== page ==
The Growth of Recycling
Posted on October 18th, 2013 by Ferocious Media
Recycling has come a long way over the years, and this is a good thing since America creates nearly 544 million tons of waste per year.
Roughly 146 million tons of solid waste that was previously destined for landfills is now being recycled. Curbside recycling is exploding with programs available in 9,000 different American cities. There are also over 3,000 community composting programs. The combination of greater personal and community effort has helped to decrease municipal solid waste disposed of per person to lower levels than in 1960. That’s a huge improvement in efficiency.
Recycling doesn’t just reduce the amount of waste that ends up in our landfills, it saves energy too. The energy saved from recycling just one aluminum can, the world’s most commonly recycled beverage container, can run a television for 2 hours. The recovery rate for aluminum cans reached a remarkable rate of 65.1% in 2011. That’s a lot of TV time!
Did you know?
The list of items that can be recycled is enormous, and growing every day. In addition to usual items such as bottles, paper, plastic and aluminum, specialized recycling facilities can reprocess engine oil, paint, textiles, electronic waste, beds, light bulbs and even video tapes.
Room for improvement
While America has come a long way by reducing per-capita solid waste since 1960, there are still more Americans today than there were in 1960 so we’re still producing more waste-far more-and all this waste will have to have somewhere to go. Here are a few areas for improvement in our nation’s waste management system.
- Manufacturing-Product manufacturing is still not completely focused on making easily recycled containers. Many deodorant bottles for instance, are made of mismatched plastics that make them difficult to process. Also, new products are being invented that aren’t as easily recyclable as their old counterparts. For example, the cups used for single serve coffee brewers are, out of necessity, resistant to heat which is needed to recycle plastic. Alternatively, most traditional coffee filters can be composted.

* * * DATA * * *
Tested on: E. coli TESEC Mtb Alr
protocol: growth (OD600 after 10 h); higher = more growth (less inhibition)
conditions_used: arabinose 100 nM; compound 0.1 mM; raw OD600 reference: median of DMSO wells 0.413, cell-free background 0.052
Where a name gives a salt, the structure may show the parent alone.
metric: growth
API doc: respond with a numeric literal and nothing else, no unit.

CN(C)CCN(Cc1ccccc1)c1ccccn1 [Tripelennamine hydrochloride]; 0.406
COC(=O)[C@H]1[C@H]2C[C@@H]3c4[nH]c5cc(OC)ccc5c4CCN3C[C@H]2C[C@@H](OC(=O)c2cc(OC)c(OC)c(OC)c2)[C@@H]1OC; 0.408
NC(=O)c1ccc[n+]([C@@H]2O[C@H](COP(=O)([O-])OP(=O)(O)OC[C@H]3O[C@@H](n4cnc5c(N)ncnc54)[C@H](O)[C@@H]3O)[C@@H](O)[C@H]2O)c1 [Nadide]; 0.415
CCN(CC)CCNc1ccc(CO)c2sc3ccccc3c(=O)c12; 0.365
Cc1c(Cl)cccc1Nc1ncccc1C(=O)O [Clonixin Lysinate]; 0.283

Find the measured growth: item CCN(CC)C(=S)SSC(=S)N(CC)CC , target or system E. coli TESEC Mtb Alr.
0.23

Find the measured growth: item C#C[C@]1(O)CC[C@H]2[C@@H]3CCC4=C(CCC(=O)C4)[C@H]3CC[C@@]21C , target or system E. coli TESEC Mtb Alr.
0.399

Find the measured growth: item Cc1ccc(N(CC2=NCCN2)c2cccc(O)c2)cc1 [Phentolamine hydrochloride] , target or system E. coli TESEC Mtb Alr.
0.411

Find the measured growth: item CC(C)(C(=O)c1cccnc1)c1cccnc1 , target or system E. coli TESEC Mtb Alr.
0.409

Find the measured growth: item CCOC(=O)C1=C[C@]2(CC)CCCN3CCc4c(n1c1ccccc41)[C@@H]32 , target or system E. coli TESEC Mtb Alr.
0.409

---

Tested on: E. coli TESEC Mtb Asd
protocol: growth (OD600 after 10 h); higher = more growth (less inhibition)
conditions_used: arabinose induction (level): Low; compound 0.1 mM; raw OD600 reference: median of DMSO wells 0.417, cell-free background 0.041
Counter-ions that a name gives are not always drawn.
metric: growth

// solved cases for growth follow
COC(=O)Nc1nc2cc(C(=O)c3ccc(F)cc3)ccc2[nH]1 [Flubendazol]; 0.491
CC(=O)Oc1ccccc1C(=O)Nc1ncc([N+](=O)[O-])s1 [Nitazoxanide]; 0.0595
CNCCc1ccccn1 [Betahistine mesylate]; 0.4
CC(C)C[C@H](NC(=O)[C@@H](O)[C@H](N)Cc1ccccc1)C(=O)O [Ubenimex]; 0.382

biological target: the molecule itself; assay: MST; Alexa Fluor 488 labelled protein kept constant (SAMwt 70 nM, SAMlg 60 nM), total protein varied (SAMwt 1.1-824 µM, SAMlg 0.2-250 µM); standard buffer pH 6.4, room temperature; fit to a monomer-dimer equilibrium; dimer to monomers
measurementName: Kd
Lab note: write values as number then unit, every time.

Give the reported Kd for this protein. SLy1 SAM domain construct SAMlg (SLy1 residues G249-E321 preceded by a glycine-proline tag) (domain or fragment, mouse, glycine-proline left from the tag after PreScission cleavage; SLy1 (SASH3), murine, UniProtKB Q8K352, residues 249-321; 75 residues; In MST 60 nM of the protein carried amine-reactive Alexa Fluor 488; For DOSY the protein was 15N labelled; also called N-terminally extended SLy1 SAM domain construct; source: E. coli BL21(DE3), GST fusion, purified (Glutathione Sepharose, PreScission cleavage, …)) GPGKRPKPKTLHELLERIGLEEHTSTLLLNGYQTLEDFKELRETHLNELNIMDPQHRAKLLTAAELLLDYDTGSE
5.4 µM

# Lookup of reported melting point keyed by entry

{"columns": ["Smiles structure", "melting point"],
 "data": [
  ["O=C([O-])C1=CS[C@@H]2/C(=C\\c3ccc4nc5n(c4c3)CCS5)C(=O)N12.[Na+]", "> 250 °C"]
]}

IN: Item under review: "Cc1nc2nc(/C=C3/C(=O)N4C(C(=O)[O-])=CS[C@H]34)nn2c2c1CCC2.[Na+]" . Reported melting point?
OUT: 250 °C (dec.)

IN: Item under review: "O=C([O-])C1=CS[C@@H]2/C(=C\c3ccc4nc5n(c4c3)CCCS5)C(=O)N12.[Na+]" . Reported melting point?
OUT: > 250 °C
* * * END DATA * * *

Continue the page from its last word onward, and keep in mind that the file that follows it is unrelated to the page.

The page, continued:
- Lack of infrastructure-While many items can be recycled, there aren’t many practical outlets in most areas for niche items. Many curbside programs still don’t accept items such as textiles and light bulbs and specialized centers are few and far between.
- Food waste-Americans waste 33 tons of food annually. It’s not hard to imagine how much landfill space could be saved if it was all composted instead; not to mention the benefit to farmers through low-cost compost.
New technologies are being developed to more easily sort and increase the number of items that make their way to the recycle bin instead of the municipal waste dump. One such concept, developed by professor Valerie Thomas of Georgia Institute of Technology, would use UPC codes and RFID tags to identify waste at retrofitted centers and send the proceeds directly back to consumers, thus making it more likely that items will be recycled instead of carelessly discarded.
A program at a Chilean university is working to turn a larger segment of household trash into materials for building construction. The university project has already developed a way to convert organic material to inert material which can be used to make bricks out of mixed organic and inorganic waste. Project managers are hoping to make this the construction material of the future, thus diverting millions of tons away from landfills across the globe.
Whatever the future holds for technology, it is clear that Americans are more willing than ever to reduce, reuse and recycle, and that recycling has a bright future in our community as well.